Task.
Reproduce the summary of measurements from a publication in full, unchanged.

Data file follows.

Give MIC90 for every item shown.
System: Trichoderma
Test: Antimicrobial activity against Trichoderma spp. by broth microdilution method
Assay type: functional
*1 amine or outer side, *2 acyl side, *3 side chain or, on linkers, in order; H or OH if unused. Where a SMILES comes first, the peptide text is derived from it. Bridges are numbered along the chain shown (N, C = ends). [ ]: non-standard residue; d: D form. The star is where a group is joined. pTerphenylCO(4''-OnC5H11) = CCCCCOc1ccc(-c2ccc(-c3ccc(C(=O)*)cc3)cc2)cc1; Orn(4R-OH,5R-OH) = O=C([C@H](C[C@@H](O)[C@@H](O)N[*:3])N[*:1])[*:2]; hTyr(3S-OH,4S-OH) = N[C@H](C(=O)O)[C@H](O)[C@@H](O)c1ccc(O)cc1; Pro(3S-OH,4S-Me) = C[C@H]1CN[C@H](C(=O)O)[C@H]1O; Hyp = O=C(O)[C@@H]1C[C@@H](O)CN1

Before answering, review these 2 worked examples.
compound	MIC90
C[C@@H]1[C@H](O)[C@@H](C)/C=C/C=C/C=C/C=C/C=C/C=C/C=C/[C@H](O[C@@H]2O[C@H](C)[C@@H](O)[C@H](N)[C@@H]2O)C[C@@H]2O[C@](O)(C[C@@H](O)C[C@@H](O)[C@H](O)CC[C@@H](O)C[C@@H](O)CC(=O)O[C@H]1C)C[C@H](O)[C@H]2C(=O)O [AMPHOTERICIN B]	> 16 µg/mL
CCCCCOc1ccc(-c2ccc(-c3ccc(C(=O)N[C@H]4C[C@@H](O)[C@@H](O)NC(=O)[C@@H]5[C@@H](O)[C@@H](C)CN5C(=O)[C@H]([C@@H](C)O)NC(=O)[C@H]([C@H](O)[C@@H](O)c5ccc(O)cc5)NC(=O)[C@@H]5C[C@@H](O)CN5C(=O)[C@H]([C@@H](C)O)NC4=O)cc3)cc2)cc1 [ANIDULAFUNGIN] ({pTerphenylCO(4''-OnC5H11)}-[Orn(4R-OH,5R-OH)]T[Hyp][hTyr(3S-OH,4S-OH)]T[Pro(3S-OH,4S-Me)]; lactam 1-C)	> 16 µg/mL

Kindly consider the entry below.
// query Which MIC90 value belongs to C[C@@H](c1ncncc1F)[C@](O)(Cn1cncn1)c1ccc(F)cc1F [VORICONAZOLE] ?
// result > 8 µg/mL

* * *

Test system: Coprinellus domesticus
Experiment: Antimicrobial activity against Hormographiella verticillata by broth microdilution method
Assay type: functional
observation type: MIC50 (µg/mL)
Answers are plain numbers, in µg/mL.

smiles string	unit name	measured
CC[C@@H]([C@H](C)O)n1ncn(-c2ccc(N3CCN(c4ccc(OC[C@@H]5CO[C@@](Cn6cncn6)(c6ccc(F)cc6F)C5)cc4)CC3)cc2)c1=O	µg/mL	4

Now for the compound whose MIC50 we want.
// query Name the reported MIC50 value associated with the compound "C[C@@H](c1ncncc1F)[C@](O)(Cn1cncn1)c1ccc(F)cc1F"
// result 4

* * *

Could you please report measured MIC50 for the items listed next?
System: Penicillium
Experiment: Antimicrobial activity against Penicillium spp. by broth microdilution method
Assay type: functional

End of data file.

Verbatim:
Give MIC90 for every item shown.
System: Trichoderma
Test: Antimicrobial activity against Trichoderma spp. by broth microdilution method
Assay type: functional
*1 amine or outer side, *2 acyl side, *3 side chain or, on linkers, in order; H or OH if unused. Where a SMILES comes first, the peptide text is derived from it. Bridges are numbered along the chain shown (N, C = ends). [ ]: non-standard residue; d: D form. The star is where a group is joined. pTerphenylCO(4''-OnC5H11) = CCCCCOc1ccc(-c2ccc(-c3ccc(C(=O)*)cc3)cc2)cc1; Orn(4R-OH,5R-OH) = O=C([C@H](C[C@@H](O)[C@@H](O)N[*:3])N[*:1])[*:2]; hTyr(3S-OH,4S-OH) = N[C@H](C(=O)O)[C@H](O)[C@@H](O)c1ccc(O)cc1; Pro(3S-OH,4S-Me) = C[C@H]1CN[C@H](C(=O)O)[C@H]1O; Hyp = O=C(O)[C@@H]1C[C@@H](O)CN1

Before answering, review these 2 worked examples.
compound	MIC90
C[C@@H]1[C@H](O)[C@@H](C)/C=C/C=C/C=C/C=C/C=C/C=C/C=C/[C@H](O[C@@H]2O[C@H](C)[C@@H](O)[C@H](N)[C@@H]2O)C[C@@H]2O[C@](O)(C[C@@H](O)C[C@@H](O)[C@H](O)CC[C@@H](O)C[C@@H](O)CC(=O)O[C@H]1C)C[C@H](O)[C@H]2C(=O)O [AMPHOTERICIN B]	> 16 µg/mL
CCCCCOc1ccc(-c2ccc(-c3ccc(C(=O)N[C@H]4C[C@@H](O)[C@@H](O)NC(=O)[C@@H]5[C@@H](O)[C@@H](C)CN5C(=O)[C@H]([C@@H](C)O)NC(=O)[C@H]([C@H](O)[C@@H](O)c5ccc(O)cc5)NC(=O)[C@@H]5C[C@@H](O)CN5C(=O)[C@H]([C@@H](C)O)NC4=O)cc3)cc2)cc1 [ANIDULAFUNGIN] ({pTerphenylCO(4''-OnC5H11)}-[Orn(4R-OH,5R-OH)]T[Hyp][hTyr(3S-OH,4S-OH)]T[Pro(3S-OH,4S-Me)]; lactam 1-C)	> 16 µg/mL

Kindly consider the entry below.
// query Which MIC90 value belongs to C[C@@H](c1ncncc1F)[C@](O)(Cn1cncn1)c1ccc(F)cc1F [VORICONAZOLE] ?
// result > 8 µg/mL

* * *

Test system: Coprinellus domesticus
Experiment: Antimicrobial activity against Hormographiella verticillata by broth microdilution method
Assay type: functional
observation type: MIC50 (µg/mL)
Answers are plain numbers, in µg/mL.

smiles string	unit name	measured
CC[C@@H]([C@H](C)O)n1ncn(-c2ccc(N3CCN(c4ccc(OC[C@@H]5CO[C@@](Cn6cncn6)(c6ccc(F)cc6F)C5)cc4)CC3)cc2)c1=O	µg/mL	4

Now for the compound whose MIC50 we want.
// query Name the reported MIC50 value associated with the compound "C[C@@H](c1ncncc1F)[C@](O)(Cn1cncn1)c1ccc(F)cc1F"
// result 4

* * *

Could you please report measured MIC50 for the items listed next?
System: Penicillium
Experiment: Antimicrobial activity against Penicillium spp. by broth microdilution method
Assay type: functional